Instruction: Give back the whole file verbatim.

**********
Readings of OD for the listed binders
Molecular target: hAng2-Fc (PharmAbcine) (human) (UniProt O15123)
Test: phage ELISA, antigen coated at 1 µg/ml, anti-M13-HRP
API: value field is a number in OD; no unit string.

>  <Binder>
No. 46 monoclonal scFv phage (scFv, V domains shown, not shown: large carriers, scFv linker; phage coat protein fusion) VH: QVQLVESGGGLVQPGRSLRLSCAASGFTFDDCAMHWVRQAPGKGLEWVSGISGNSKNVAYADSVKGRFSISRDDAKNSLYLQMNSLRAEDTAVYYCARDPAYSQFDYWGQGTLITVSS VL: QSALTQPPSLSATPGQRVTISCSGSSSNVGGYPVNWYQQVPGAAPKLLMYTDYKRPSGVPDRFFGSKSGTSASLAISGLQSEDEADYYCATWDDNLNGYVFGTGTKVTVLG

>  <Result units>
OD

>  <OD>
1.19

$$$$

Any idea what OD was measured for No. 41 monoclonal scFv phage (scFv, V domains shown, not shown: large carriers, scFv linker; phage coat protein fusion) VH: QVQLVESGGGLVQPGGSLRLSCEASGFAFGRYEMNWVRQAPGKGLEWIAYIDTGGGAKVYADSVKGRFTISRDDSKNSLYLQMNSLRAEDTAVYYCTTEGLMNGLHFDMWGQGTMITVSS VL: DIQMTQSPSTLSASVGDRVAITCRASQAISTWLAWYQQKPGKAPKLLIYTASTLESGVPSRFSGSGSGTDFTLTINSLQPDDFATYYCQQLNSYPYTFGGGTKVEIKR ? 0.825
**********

Readings of OD for the listed binders
Molecular target: hAng2-Fc (PharmAbcine) (human) (UniProt O15123)
Test: phage ELISA, antigen coated at 1 µg/ml, anti-M13-HRP
API: value field is a number in OD; no unit string.

>  <Binder>
No. 46 monoclonal scFv phage (scFv, V domains shown, not shown: large carriers, scFv linker; phage coat protein fusion) VH: QVQLVESGGGLVQPGRSLRLSCAASGFTFDDCAMHWVRQAPGKGLEWVSGISGNSKNVAYADSVKGRFSISRDDAKNSLYLQMNSLRAEDTAVYYCARDPAYSQFDYWGQGTLITVSS VL: QSALTQPPSLSATPGQRVTISCSGSSSNVGGYPVNWYQQVPGAAPKLLMYTDYKRPSGVPDRFFGSKSGTSASLAISGLQSEDEADYYCATWDDNLNGYVFGTGTKVTVLG

>  <Result units>
OD

>  <OD>
1.19

$$$$

Any idea what OD was measured for No. 41 monoclonal scFv phage (scFv, V domains shown, not shown: large carriers, scFv linker; phage coat protein fusion) VH: QVQLVESGGGLVQPGGSLRLSCEASGFAFGRYEMNWVRQAPGKGLEWIAYIDTGGGAKVYADSVKGRFTISRDDSKNSLYLQMNSLRAEDTAVYYCTTEGLMNGLHFDMWGQGTMITVSS VL: DIQMTQSPSTLSASVGDRVAITCRASQAISTWLAWYQQKPGKAPKLLIYTASTLESGVPSRFSGSGSGTDFTLTINSLQPDDFATYYCQQLNSYPYTFGGGTKVEIKR ? 0.825